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Fruit EdibleShrubs

Ribes rubrum 'Jonkheer van Tets' (R)
  • RHS AGM
  • RHS Plants for pollinators

redcurrant 'Jonkheer van Tets'

An upright shrub with green foliage. Green and white flowers appear in spring followed by heavy crops of large sweet fruits on long strings in June and July. One of the earliest varieties to ripen. Self-pollinating

Synonyms
Ribes praecox 'Jonkheer van Tets'

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Size
Ultimate height
1.5–2.5 metres
Time to ultimate height
5–10 years
Ultimate spread
1–1.5 metres
Growing conditions
Clay
Loam
Sand
Moisture
Moist but well–drained, Well–drained
pH
Acid, Neutral
Colour & scent
StemFlowerFoliageFruit
Spring Green White Green
Summer Green Red
Autumn Green
Winter
Position
  • Full sun
  • Partial shade
Aspect

South–facing or North–facing or West–facing or East–facing

Exposure
Sheltered
Hardiness
H6
Botanical details
Family
Grossulariaceae
Native to the UK
No
Foliage
Deciduous
Habit
Bushy, Columnar upright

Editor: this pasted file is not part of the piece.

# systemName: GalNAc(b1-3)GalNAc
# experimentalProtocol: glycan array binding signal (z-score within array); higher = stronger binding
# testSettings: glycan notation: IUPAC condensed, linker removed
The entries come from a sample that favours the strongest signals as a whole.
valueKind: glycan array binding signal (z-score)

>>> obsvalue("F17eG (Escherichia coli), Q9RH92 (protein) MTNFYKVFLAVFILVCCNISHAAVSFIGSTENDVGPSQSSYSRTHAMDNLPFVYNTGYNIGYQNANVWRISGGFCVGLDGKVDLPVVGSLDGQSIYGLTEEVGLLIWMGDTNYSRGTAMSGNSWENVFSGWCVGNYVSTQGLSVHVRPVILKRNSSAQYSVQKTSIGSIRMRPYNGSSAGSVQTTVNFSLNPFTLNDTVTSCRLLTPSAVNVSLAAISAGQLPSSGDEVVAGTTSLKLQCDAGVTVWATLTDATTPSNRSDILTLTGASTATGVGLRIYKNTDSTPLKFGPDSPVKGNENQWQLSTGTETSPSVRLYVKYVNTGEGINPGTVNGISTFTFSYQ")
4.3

Genus

Ribes can be deciduous or evergreen shrubs, sometimes spiny, with simple, usually palmately lobed leaves and small tubular or bell-shaped, solitary or racemose flowers borne in spring or summer, followed by juicy, sometimes edible berries

Name status

Accepted

How to grow

Cultivation

Grow in a well-drained, fertile soil with a neutral to acid pH. Full sun is preferred, but partial shade is tolerated and plants can be trained against a north wall. Grow as a permanent framework as a bush, standard, cordon or fan. Keep the around the bushes free of other plants. Mulch with well rotted compost, manure or bark particularly on dry soils. Further redcurrant cultivation advice

Propagation

Propagate by hardwood cuttings in autumn

Suggested planting locations and garden types
  • Cottage and informal garden
  • Wildlife gardens
  • Wall side borders
  • Edible fruit
Pruning

Main pruning is carried out in dormant season, along with summer pruning of vigorous laterals

Pests

May be susceptible to aphids, scale insects and sawflies

Diseases

May be susceptible to a leaf spot, powdery mildews, coral spot and sometimes honey fungus

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